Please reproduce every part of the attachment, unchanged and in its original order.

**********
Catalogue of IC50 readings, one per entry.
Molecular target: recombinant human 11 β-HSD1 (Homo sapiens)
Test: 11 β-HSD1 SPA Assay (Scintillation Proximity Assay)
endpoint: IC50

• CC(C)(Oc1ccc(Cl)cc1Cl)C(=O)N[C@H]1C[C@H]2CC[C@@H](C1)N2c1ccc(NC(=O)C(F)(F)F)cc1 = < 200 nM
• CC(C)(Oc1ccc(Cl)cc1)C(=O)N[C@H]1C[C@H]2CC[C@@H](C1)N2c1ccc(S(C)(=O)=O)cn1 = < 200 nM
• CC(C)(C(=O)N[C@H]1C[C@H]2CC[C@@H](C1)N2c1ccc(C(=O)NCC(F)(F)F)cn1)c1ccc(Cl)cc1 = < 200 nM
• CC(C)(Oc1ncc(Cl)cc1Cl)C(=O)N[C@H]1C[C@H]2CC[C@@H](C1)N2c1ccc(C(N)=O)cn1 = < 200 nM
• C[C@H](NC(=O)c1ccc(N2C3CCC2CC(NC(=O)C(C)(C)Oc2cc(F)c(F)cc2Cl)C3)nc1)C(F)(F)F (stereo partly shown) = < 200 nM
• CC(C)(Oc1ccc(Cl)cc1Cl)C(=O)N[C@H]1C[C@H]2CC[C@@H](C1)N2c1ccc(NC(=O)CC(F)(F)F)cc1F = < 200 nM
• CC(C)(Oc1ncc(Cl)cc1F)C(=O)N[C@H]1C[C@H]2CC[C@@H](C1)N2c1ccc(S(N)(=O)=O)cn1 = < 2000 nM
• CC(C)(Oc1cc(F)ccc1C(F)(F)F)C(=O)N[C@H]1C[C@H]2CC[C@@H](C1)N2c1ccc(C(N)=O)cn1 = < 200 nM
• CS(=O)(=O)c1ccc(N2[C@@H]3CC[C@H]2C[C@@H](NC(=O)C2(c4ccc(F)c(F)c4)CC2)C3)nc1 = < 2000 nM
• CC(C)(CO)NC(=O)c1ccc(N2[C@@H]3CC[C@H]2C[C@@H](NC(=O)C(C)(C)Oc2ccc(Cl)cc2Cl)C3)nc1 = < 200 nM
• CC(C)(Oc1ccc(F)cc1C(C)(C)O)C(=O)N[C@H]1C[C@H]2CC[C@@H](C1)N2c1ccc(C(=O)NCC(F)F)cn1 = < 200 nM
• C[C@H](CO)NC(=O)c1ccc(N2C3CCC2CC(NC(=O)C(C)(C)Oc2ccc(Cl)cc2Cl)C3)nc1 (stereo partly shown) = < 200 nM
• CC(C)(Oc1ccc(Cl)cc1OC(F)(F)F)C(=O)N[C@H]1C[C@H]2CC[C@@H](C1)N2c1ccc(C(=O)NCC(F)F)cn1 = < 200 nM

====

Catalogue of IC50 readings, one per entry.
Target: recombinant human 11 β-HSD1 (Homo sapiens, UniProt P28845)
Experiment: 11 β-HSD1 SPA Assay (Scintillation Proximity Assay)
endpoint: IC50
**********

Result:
Catalogue of IC50 readings, one per entry.
Molecular target: recombinant human 11 β-HSD1 (Homo sapiens)
Test: 11 β-HSD1 SPA Assay (Scintillation Proximity Assay)
endpoint: IC50

• CC(C)(Oc1ccc(Cl)cc1Cl)C(=O)N[C@H]1C[C@H]2CC[C@@H](C1)N2c1ccc(NC(=O)C(F)(F)F)cc1 = < 200 nM
• CC(C)(Oc1ccc(Cl)cc1)C(=O)N[C@H]1C[C@H]2CC[C@@H](C1)N2c1ccc(S(C)(=O)=O)cn1 = < 200 nM
• CC(C)(C(=O)N[C@H]1C[C@H]2CC[C@@H](C1)N2c1ccc(C(=O)NCC(F)(F)F)cn1)c1ccc(Cl)cc1 = < 200 nM
• CC(C)(Oc1ncc(Cl)cc1Cl)C(=O)N[C@H]1C[C@H]2CC[C@@H](C1)N2c1ccc(C(N)=O)cn1 = < 200 nM
• C[C@H](NC(=O)c1ccc(N2C3CCC2CC(NC(=O)C(C)(C)Oc2cc(F)c(F)cc2Cl)C3)nc1)C(F)(F)F (stereo partly shown) = < 200 nM
• CC(C)(Oc1ccc(Cl)cc1Cl)C(=O)N[C@H]1C[C@H]2CC[C@@H](C1)N2c1ccc(NC(=O)CC(F)(F)F)cc1F = < 200 nM
• CC(C)(Oc1ncc(Cl)cc1F)C(=O)N[C@H]1C[C@H]2CC[C@@H](C1)N2c1ccc(S(N)(=O)=O)cn1 = < 2000 nM
• CC(C)(Oc1cc(F)ccc1C(F)(F)F)C(=O)N[C@H]1C[C@H]2CC[C@@H](C1)N2c1ccc(C(N)=O)cn1 = < 200 nM
• CS(=O)(=O)c1ccc(N2[C@@H]3CC[C@H]2C[C@@H](NC(=O)C2(c4ccc(F)c(F)c4)CC2)C3)nc1 = < 2000 nM
• CC(C)(CO)NC(=O)c1ccc(N2[C@@H]3CC[C@H]2C[C@@H](NC(=O)C(C)(C)Oc2ccc(Cl)cc2Cl)C3)nc1 = < 200 nM
• CC(C)(Oc1ccc(F)cc1C(C)(C)O)C(=O)N[C@H]1C[C@H]2CC[C@@H](C1)N2c1ccc(C(=O)NCC(F)F)cn1 = < 200 nM
• C[C@H](CO)NC(=O)c1ccc(N2C3CCC2CC(NC(=O)C(C)(C)Oc2ccc(Cl)cc2Cl)C3)nc1 (stereo partly shown) = < 200 nM
• CC(C)(Oc1ccc(Cl)cc1OC(F)(F)F)C(=O)N[C@H]1C[C@H]2CC[C@@H](C1)N2c1ccc(C(=O)NCC(F)F)cn1 = < 200 nM

====

Catalogue of IC50 readings, one per entry.
Target: recombinant human 11 β-HSD1 (Homo sapiens, UniProt P28845)
Experiment: 11 β-HSD1 SPA Assay (Scintillation Proximity Assay)
endpoint: IC50